By Sondre Solstad
Mar. 8 – Over 600 delegates from 11 countries are currently meeting in Singapore with an aim to continue progress on the Trans-Pacific Partnership (TPP) agreement.
“This is the 16th round of negotiations, and a very important one,” stated Malaysia’s Minister of International Trade and Industry, Datuk Seri Mustapa Mohamed.
The TPP stems from the Pacific Three Closer Economic Partnership between Brunei, Chile, New Zealand and Singapore that was concluded in 2005. This agreement serves as the basis of the current negotiations, which aim to establish a comprehensive free trade agreement to effectively eliminate tariffs and other non-tariff barriers to trade among signature countries. The agreement is also set to cover a range of other trade-related issues.
Issues currently under discussion include customs, telecommunications, technical barriers to trade, competition policies, e-commerce, environment, services, investment, government procurement, intellectual property rights, market access and regulatory coherence across member countries.
Participating countries are: Australia, Brunei, Canada, Chile, Malaysia, Mexico, New Zealand, Peru, Singapore, the United States and Vietnam. These 11 countries combine for a gross domestic product of over US$21 trillion.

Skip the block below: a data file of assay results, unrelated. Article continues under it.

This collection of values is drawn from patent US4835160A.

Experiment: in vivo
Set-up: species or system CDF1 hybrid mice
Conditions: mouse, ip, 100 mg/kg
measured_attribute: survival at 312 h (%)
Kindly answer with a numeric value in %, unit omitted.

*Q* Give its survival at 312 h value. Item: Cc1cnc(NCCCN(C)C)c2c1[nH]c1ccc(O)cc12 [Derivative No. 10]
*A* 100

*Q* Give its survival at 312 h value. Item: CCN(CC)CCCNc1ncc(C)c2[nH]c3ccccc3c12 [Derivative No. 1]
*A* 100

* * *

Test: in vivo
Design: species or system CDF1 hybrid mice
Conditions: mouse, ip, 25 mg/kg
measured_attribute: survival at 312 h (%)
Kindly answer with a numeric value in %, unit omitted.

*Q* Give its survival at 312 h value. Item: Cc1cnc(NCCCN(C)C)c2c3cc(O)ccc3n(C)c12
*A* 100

The potential impact of the TPP would be great, with a recent study concluding that the annual welfare gains from the partnership would reach US$295 billion per year by 2025 (assuming Japan and South Korea join by 2014). The study also concluded that if this agreement later leads to a free trade agreement (FTA) covering the entire Asia-Pacific region, gains are estimated to reach US$1.9 trillion annually.
The TPP negotiations, however, are not without controversy. The initiative has been criticized for a lack of transparency, its impact on access to affordable medicine, provision of extraterritorial rights to multi-national corporations, placing limits on freedom of speech in the name of copyright protection, and its impact on important domestic industries.
The public has not been given access to the actual text and content of the negotiations.
The perception among some experts and policy-makers that the TPP is an agreement designed to contain China has led to concerns regarding the agreement’s impact on regional stability. Member nations maintain that the door is open for China to join the initiative, but some question if this invitation (which would have to accommodate Chinese concerns and interests) is sincere.
China, Japan and South Korea have already begun their own set of negotiations for a three-way FTA. Preparatory meetings were concluded in Tokyo in February, and negotiations are set to begin in South Korea later this year.